See How Others are Improving IAQ:

  1. Fine Particulate Matter Technically, this cause isn’t separate from the previous two causes, but particulate matter is how toxic and biological pollutants affect people. This matter is less than 2.5 microns (µm) in size (note: a hair strand is 70 µm) and is easily inhalable.Besides pollen, fungal and mold spores, and asbestos powder, outdoor pollutants and smoke (especially from cooking and smoking) can also harm the respiratory system, or worse. For example, asbestos matter can cause cancer.However, with an effective HVAC system, you can significantly cut down on particulate matter in the air. Yes, it doesn’t remove the source, but HVAC cuts the source from its victims, it’s a big step forward in improving your IAQ.

Improving Ventilation & Keeping Pollutants Outside(Source: amedeoemaja via DepositPhotos)

You Can Fix Poor IAQ by…

  1. Improving Ventilation & Keeping Pollutants Outside As a starting point, you can improve your IAQ by improving indoor ventilation.It starts with simple things such as rearranging furniture to improve airflow, especially in areas where air moves into and from your HVAC system.You can also fix or seal your windows so as to prevent outdoor pollutants and moisture from entering the building. The benefits of keeping outdoor pollutants are obvious, they keep your toxin concentrations low, but by keeping out moisture you limit mold growth.You can also remove some pollutants by installing table-top air cleaners which, while relatively inexpensive, are limited in their capability.

For example, they cannot remove gaseous pollutants. More practically, they are infeasible when needed throughout an entire building in many (possibly hundreds) of areas.

  1. Pollutant Source ControlYou will not get far with improving IAQ unless you deal with pollutant sources indoors and outdoors. Older buildings must deal with pre-existing asbestos contamination and lead, so this is certainly not a low-cost or trivial solution.However, it’s a necessity. In fact, seeing how employers are required to follow regional health and safety laws, a building with asbestos or lead issues will not be on their list of places to lease for business operations. In addition to losing occupants, you can also run into trouble from government regulators.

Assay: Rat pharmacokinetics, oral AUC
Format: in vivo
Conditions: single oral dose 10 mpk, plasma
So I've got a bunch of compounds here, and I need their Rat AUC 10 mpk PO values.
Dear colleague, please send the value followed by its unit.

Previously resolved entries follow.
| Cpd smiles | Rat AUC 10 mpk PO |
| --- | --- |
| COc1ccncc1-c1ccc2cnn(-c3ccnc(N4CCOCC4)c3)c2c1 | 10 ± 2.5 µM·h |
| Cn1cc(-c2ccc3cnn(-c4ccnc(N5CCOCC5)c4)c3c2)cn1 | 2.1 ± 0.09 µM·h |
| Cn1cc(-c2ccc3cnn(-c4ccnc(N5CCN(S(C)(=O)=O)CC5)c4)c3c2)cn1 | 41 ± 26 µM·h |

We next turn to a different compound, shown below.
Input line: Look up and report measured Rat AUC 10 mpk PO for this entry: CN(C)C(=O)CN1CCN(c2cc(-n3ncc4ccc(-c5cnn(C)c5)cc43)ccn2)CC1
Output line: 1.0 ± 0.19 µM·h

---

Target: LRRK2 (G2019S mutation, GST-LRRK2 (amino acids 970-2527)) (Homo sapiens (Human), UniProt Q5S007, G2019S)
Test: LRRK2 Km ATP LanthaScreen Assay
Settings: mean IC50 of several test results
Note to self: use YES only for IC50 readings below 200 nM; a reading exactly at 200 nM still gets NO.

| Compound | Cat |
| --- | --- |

2. Install or Upgrade Your HVAC SystemDealing with the source is only one part of the solution, you should also ensure that the air (which moves fine particulate matter) is also clean.You can do this by installing a proper heating, ventilation, and air conditioning (HVAC) system. Your HVAC system should be effective in routinely replacing old, polluted air with fresh, filtered air to remove odor, pollutants, and other fine particulate matter.Remember, busy areas — such as hotels, casinos, and offices — will see a constant, net- -new generation of pollutants through smoking, cooking, certain business activities (e.g., receiving and sending trucks, manufacturing, etc).In such places, rotating old air out out with fresh new air is critical to maintaining good IAQ. However, an additional benefit of modern HVAC systems, such as Underfloor Air Distribution (UFAD), also results in lower building operating costs.

See How Raised Access Flooring LowersCosts & Raises Occupancy Rates

  1. Design Your Building to Provide Good IAQWhereas the previous three solutions can be retrofitted into existing buildings, this bit of advice is for those planning new construction projects.Design your building to provide good IAQ by enabling ventilation, installing raised access floors (RAF) for UFAD HVAC, and avoiding toxic pollutants in your supplies.One way to measure how well you are designing your building is to use LEED. In fact, you can find a number of good examples of LEED certified buildings from our list in an earlier article. Start right upfront, this will ensure that your building offers good IAQ as soon as it opens and through the long-term.

Based on these indoor air quality facts, it’s clear that achieving good IAQ is contingent on a proper HVAC system. Be it filtration, replacing air, shifting pollutants away from living and/or work spaces, and keeping pollutants out, HVAC is a necessity. Our guide on UFAD offers a detailed explanation of how this process works.

AirFixture equips building owners with the tools they need to achieve and maintain good IAQ through a new generation of UFAD HVAC systems. Speak to us today to see how you can make HVAC your asset in attracting and keeping valuable occupants, and raising your building’s value.